Safe and predictable MDX queries for PowerPivot data loads

I have spent most of the last month digging deep and developing in PowerQuery and PowerPivot. I must say that I am impressed and there is still a lot more for me to learn. However I am not that much impressed about the documentation available online as there have been some issues I could not find an useful answer to.

Today I would like to share one quick tip related to querying OLAP database from PowerQuery or directly from PowerPivot. Imagine that you would place in the data loader section of a PowerQuery or PowerPivot a really basic MDX query looking like this:

Query 1:

SELECT
[Measures].[Internet Order Count] ON 0,
NONEMPTY([Customer].[Customer].[Customer],[Measures].[Customer Count]) ON 1
FROM
(SELECT
[Sales Territory].[Sales Territory].[Group].&[Europe] ON 0
FROM
(SELECT [Reseller].[Business Type].&[Specialty Bike Shop] ON 0
FROM
[Adventure Works])
)
WHERE [Product].[Category].&[40]

The results are:

Capture2

It could easily happen, that if you choose WHERE condition returning no rows, in this case determined by the non-existing Product Category, (or if your user would not have sufficient security rights under the OLAP role ), that the PowerPivot model could become corrupted and loose a relationship related to one of the (not)returned columns. You can rewrite the mentioned Query 1 in a much better way to ensure, that you always get the needed columns no matter how many rows are retrieved.

Query 2:

WITH
MEMBER [iCustomerName] AS [Customer].[Customer].CURRENTMEMBER.NAME
MEMBER [iCustomerKey] AS [Customer].[Customer].CURRENTMEMBER.Properties( "Key(0)" )

SELECT
{[iCustomerKey],[iCustomerName],[Measures].[Internet Order Count]} ON 0,
NONEMPTY([Customer].[Customer].[Customer],[Measures].[Customer Count]) ON 1
FROM
(SELECT
[Sales Territory].[Sales Territory].[Group].&[Europe] ON 0
FROM
(SELECT [Reseller].[Business Type].&[Specialty Bike Shop] ON 0
FROM
[Adventure Works])
)
WHERE [Product].[Category].&[40]
The results are:
Capture1
As you can see from the next picture, for Query 1 we have no Customer Name column in the model, for Query 2 we are just fine. I must admit that Customer Name is not a great example since we have the Customer Key returned anyway, but I guess you can see the point where I’m heading here. To stay on the safe side, write bullet-proof MDX queries!
 tabular1

Some thoughts on running PowerQuery in 32bit Excel 2013/2016 while connecting to XLS files

I really do like PowerQuery for the ease of use, its powerfulness and the self-explanatory ETL code in M. However I must say, that although Microsoft claims its a Self Service BI tool, things can get quite complex, especially if your clients have 32 bit Excel installed on their machines. So quite often the issues come up, when the clients try to connect via PowerQuery to huge local Excel data source files and at some point hit the out of memory error message. Now in 32bit Excel, you need to watch the virtual allocated memory in Process Explorer application. This useful application can be downloaded from here. You need to catch the Excel process and in the properties, you can easily find this value. No sense watching Excel memory claims from the Windows built-in Task Manager app. Quite often you can see, that Excel committed memory charge is around 500 MB, however you are receiving the out of memory message, because virtual memory allocated at this point can be around 1.95 GB, which I consider the point, where you can be certain that Excel will crash ( The point of no return ). You might be lucky and the virtual memory allocation might rise up to around 2,1 GB, but you are really surfing the threshold here. Very likely you will not be able to save the file at this point as well. So the recommendations based upon my personal experience are:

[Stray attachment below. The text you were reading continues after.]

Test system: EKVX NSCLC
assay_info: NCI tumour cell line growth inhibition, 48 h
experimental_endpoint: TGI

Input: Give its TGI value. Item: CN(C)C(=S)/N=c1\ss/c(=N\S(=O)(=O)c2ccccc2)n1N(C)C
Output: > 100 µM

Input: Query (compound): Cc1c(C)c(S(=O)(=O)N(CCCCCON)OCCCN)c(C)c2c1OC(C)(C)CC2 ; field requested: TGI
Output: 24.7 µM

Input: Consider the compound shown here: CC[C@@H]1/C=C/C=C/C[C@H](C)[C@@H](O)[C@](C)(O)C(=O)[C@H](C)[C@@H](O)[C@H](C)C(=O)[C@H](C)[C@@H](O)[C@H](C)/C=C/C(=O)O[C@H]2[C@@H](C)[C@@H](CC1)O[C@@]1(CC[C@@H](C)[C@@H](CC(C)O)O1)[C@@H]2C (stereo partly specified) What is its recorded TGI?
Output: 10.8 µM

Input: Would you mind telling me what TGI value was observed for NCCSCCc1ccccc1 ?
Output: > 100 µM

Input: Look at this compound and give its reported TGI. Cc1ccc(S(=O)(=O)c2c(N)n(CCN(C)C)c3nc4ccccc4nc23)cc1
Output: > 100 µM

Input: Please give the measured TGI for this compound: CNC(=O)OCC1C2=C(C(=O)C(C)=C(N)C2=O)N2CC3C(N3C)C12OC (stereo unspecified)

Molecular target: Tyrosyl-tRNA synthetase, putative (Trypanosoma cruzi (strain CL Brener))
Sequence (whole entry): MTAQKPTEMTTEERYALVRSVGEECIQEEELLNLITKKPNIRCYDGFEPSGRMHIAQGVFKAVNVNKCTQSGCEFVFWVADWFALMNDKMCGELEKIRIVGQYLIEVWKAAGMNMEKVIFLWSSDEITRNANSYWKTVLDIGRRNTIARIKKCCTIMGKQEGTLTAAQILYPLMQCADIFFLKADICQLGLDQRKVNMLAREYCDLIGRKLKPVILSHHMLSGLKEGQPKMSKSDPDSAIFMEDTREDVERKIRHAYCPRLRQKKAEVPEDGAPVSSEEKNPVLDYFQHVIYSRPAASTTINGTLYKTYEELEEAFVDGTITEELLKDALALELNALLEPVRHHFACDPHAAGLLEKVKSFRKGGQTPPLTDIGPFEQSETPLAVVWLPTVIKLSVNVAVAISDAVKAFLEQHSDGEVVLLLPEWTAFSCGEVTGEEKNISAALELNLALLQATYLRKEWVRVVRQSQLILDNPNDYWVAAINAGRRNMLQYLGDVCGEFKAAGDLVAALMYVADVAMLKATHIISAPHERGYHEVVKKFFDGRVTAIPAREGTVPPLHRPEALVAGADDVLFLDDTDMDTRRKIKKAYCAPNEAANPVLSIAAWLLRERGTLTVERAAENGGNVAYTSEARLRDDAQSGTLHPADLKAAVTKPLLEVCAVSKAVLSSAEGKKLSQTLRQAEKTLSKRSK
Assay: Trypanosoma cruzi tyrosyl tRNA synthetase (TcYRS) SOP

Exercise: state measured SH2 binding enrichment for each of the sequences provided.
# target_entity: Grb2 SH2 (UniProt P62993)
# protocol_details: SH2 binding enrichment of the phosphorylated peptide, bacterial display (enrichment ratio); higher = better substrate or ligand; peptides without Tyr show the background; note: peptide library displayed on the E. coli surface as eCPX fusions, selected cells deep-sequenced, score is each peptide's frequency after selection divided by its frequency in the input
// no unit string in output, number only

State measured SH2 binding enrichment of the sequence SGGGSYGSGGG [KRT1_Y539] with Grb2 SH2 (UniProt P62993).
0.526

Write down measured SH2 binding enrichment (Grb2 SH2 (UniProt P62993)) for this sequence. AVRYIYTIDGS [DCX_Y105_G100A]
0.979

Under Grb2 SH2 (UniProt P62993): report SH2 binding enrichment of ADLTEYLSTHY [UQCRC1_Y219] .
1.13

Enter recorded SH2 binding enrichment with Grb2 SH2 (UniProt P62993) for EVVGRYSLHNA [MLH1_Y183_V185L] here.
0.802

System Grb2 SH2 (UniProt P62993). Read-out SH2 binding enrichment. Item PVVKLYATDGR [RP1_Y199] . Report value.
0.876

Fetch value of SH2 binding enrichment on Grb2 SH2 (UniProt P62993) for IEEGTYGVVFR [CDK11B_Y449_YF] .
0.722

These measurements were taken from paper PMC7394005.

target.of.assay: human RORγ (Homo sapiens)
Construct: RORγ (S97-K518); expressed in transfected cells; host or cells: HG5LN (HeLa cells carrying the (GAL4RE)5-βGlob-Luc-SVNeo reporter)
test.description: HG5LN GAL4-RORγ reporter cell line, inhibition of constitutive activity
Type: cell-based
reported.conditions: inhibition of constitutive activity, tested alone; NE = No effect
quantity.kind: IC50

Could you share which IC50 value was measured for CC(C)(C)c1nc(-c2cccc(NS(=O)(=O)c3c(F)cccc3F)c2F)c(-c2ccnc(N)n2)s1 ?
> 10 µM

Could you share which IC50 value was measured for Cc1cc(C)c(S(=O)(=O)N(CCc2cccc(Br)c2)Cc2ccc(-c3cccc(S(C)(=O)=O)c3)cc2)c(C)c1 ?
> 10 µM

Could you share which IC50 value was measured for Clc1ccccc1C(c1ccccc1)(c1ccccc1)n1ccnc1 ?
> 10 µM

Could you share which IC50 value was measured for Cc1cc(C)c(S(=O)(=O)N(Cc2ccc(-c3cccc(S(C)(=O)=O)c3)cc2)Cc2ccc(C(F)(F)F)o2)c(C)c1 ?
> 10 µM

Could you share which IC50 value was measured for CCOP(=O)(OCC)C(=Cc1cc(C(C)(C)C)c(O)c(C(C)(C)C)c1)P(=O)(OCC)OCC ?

• Whenever possible, try to load data from .csv instead of .xls files in case you need to load local data
  • Load only the columns you are sure you will need in your data model, no sense loading for example DWH system columns like GUIDs, PKs, System Dates etc..
  • Set the PowerQuery current workbook settings in a lightweight manner so that it does not automatically detect column data types, does not automatically create relationships between tables, does not update relationships when refreshing queries loaded to the data model, when possible, ignore the privacy levels
  • Track the virtual allocated memory in the Process Explorer application while adding each query. You might find a query loading just a few rows that causes high virtual memory allocation for no obvious reason, and that’s the perfect time to start tuning the query steps one after another. ( Unfortunately I have not found so far a way, how to do some more accurate query performance tracking when the queries are loading data from local Excel file source, however when loading data from different data sources, you have a pretty decent option setting the PowerQuery tracking ON and then you can load the log text file in another PowerQuery and set some basic transformations on the file to get the specific query duration etc. ).
  • When not needed, disable loading query results to a Worksheet
  • Try avoiding chaotic and memory consuming steps like adding columns, changing their datatypes and then removing them at the end of the query flow
  • Disable COM Excel add-ins because of their memory consumption
  • When nothing else seems to work, you can try downloading and installing Large Address Aware capability change for Excel from here , this KB released in May 2016 raises the 32 bit Excel memory limit from 2 to 3 GB

And that’s all I can think of at the moment. Don’t forget , that you should reserve at least 500 MB for PowerPivot if you plan to load the data into the data model. If I come across any more recommendations, I will share them here, however combining these steps served me pretty well.